At any given time in the history of software development, there has always been a tension: more abstraction or less abstraction?
Like many things in life, there is a pendulum that tends to swing back and forth. It’s hard for the human brain to reason about exponential improvement, so even though people understand Moore’s Law, their thinking still tends to revert to linear improvement when making projections.
So if you go back to technical books from the 70s, they tend to make statements like, “It seems unlikely that interpreted languages will ever be able to do anything serious.” And yet here we are, powering billions of dollars of business on top of interpreted languages.
Eventually people realize that the higher abstractions allow them to be more productive, and that the performance trade-offs tend to be minimized over time. This is why, in my opinion, Ruby on Rails won: it front-loaded better abstractions and took the performance hit, knowing that eventually, it wouldn’t really matter. And developers were much more productive than when they had to wrestle the ceremony of Java, for example.
But it is easy to see temporary performance gains when you strip away abstraction, and then decree that you have eliminated bloat and waste and inefficiency. Sure, but you’ve also given up lots of productivity. Over time, the abstraction becomes cheaper for free, but your productivity doesn’t get better for free.
To me, people advocating Node as a replacement for Rails are like the HR manager that looks at the budget and realizes how much money is being spent on IT, so she lays them all off and outsources the job. At first, everyone is happy, because, wow! look at how much we’re saving! But a few years down the line, everything has gone to shit and users have to do more and more for themselves.
Java developers laughed at Rails as a slow toy. Node proponents are warning Rails developers, now, that they are making the same mistake. But I don’t think the scenarios are analogous. Rails' value proposition was: “We’ll offer you better abstractions, and we think they’ll get faster over time.” Node’s value proposition is: “We’ll offer you low-level abstractions, and they’ll be faster. You’ll just have to do more work yourself.”
Computers and frameworks get faster over time without any effort on my part. Code I’m responsible for, though, just sits there unless I do something to it.
In the end, I always bet on higher abstractions.
Another thing to note is that, based on my observation, most people have very little idea on how to measure what really matters when they discuss things like speed. Essentially, the only way to reasonably argue that Node is faster than Ruby/Rails is actually if you build the same exact thing using different architectures. While I do see the catch-22 here and I do realize that there things that you can isolate and test with both Node and Rails, most of the benchmarks that I have seen so artificial that they are barely useful.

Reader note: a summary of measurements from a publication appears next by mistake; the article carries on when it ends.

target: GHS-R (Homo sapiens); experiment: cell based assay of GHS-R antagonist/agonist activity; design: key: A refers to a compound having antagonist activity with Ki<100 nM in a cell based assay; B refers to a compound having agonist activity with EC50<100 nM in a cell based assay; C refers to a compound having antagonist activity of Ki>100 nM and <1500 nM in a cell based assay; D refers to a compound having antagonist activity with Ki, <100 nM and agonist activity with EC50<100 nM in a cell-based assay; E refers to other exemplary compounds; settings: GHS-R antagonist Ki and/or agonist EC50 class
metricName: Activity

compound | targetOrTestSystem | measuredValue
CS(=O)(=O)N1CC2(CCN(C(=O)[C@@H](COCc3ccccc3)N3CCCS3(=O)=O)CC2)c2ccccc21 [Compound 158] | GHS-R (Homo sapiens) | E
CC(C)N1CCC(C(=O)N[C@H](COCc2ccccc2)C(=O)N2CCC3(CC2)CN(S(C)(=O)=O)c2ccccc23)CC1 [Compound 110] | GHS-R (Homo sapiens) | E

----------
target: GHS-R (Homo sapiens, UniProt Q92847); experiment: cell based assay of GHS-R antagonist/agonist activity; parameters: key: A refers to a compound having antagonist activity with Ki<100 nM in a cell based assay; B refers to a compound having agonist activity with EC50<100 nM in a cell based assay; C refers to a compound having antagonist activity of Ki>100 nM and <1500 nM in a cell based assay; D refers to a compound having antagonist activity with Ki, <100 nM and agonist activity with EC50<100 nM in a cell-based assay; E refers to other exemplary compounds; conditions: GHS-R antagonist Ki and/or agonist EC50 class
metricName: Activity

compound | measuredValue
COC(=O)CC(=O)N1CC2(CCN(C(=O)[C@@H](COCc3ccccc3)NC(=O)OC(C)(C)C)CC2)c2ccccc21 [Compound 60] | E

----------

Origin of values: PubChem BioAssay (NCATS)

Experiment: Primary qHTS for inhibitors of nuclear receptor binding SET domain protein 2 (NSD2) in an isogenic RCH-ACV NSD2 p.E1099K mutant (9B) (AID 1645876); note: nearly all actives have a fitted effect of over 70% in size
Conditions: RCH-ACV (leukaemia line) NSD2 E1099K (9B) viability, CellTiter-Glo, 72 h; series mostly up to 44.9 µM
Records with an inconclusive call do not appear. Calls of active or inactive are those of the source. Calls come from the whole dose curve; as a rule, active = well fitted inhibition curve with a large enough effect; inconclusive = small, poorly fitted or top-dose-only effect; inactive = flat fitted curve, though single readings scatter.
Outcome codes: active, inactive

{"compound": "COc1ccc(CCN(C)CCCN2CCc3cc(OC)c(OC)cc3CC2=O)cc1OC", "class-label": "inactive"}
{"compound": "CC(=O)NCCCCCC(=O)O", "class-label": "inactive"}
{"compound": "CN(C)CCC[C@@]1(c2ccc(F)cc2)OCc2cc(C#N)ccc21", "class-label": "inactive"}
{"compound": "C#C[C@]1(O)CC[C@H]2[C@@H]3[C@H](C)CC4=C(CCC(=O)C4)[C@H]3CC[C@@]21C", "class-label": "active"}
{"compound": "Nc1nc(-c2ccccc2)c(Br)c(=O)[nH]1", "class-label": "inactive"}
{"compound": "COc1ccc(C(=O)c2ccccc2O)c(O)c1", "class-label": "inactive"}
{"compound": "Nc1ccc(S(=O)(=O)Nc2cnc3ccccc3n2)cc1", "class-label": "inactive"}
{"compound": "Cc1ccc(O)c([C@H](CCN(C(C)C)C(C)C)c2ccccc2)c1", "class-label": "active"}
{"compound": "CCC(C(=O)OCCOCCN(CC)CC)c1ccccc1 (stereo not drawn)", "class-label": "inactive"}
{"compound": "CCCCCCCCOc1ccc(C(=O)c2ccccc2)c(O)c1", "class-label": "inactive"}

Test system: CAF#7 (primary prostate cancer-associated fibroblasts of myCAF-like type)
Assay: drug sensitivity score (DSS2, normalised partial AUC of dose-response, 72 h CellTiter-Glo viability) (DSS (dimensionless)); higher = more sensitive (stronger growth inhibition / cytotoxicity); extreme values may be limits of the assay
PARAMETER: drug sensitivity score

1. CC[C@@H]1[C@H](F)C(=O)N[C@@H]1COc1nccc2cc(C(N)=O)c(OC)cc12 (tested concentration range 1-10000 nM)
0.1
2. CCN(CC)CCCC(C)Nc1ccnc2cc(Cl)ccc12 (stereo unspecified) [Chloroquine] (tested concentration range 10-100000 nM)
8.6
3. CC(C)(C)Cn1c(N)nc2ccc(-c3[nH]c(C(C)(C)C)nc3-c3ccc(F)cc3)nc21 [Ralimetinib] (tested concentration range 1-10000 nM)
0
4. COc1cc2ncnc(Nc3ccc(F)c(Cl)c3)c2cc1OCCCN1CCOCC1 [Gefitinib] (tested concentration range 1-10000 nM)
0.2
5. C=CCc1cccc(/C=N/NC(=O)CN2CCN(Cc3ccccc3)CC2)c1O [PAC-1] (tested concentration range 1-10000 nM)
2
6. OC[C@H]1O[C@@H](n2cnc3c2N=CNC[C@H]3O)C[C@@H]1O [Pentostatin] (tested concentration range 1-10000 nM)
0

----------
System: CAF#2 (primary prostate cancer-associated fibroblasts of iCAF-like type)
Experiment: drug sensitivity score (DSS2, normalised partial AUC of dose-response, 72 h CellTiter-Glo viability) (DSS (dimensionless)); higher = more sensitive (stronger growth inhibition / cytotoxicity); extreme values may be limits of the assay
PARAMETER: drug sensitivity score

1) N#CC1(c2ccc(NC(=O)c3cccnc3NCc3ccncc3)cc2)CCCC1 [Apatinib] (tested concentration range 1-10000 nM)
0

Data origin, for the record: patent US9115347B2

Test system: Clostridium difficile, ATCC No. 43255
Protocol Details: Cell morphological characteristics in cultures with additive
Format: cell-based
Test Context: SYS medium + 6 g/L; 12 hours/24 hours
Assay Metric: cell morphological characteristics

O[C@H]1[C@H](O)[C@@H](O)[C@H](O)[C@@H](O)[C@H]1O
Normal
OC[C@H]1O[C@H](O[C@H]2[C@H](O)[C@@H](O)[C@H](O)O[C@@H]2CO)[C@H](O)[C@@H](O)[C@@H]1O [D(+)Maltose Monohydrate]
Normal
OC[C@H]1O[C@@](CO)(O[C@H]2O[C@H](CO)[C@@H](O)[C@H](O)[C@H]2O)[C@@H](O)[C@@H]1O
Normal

In any reasonably big web application, things that tend to matter in terms of speed rarely happen to be what language you use on the front-end level (where I am using front-end to mean language used to serve content, not client-side JS). At the end of the day, you’ll have to take anything that takes more than a couple tens of miliseconds (or maybe hundreds) offline anyway. And it turns out all PHP (what we used at Yahoo), Python (what we used at Digg and what we use at Snapguide) seem to be fast enough to consume any queues. In case you need something way, way faster than those, which is very rarely the case, sure, go ahead and use whatever language you fancy.
My point is, sure Node is definitely faster in some aspects but I’ve yet to see be faster enough to matter, especially for the kinds of apps that most people seem to be using them for. At the end of the day, it really boils down to personal preference informed by how fun it is to develop, how easy to find help, how good are libraries that do stuff that you’d not want to do, or as you said productivity boost. In my experience, Rails hits that sweet spot better with web development while Python is somewhat nicer at times to whip out random stuff. But, to each his own.
One thing that has always frustrated me about these kinds of benchmarks is that “hello world” for a web framework can mean wildly different things.
For example, a “hello world” response in Rails will:
In short, comparing how fast Node can put a String onto a socket with how fast Rails can render a response is an apples-and-oranges comparison. And because we’re usually measuring responses on the order of a few milliseconds (2,000 requests per second is a 0.5ms response, while 500 requests per second is a 2ms response), it’s easy to get caught up in seemingly large numerical differences that really reflect a millisecond or two of overhead.